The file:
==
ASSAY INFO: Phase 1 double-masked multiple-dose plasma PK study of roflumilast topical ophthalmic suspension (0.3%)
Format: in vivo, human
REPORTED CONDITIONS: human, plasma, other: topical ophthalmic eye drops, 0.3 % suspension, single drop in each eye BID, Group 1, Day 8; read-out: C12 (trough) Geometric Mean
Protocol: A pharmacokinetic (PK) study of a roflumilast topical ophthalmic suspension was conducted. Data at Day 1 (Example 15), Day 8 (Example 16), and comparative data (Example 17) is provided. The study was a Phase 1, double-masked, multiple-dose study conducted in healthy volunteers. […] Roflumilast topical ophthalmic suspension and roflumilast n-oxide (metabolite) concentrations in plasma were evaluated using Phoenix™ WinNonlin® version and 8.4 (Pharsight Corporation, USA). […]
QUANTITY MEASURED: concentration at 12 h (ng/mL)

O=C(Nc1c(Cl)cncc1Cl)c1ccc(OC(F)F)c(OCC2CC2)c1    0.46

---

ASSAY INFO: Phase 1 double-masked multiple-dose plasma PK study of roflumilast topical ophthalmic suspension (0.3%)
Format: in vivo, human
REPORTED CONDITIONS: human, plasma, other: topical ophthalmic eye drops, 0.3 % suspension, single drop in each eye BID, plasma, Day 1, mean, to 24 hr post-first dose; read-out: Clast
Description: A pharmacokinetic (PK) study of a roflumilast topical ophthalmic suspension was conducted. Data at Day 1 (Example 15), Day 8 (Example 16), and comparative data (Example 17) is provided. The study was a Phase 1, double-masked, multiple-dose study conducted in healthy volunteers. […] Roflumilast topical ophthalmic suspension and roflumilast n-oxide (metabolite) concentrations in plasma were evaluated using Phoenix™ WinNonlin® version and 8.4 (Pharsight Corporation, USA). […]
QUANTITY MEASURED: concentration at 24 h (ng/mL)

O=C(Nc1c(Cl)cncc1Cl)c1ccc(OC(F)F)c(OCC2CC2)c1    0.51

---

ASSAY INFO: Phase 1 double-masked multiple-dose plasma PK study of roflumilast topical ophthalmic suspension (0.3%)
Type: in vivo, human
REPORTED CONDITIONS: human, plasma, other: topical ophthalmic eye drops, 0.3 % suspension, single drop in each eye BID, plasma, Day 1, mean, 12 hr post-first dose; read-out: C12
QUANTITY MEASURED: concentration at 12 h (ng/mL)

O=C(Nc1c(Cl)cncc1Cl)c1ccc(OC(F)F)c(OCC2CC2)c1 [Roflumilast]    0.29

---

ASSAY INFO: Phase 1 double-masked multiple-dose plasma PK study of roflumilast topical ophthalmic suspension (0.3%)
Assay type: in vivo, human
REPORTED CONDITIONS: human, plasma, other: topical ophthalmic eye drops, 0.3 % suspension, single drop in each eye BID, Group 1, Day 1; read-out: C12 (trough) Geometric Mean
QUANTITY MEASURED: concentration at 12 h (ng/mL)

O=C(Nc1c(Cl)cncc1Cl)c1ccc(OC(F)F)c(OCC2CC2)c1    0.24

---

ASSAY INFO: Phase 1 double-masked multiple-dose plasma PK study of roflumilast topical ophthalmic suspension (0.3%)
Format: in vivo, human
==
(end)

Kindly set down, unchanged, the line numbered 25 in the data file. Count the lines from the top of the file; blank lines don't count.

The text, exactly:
O=C(Nc1c(Cl)cncc1Cl)c1ccc(OC(F)F)c(OCC2CC2)c1    0.24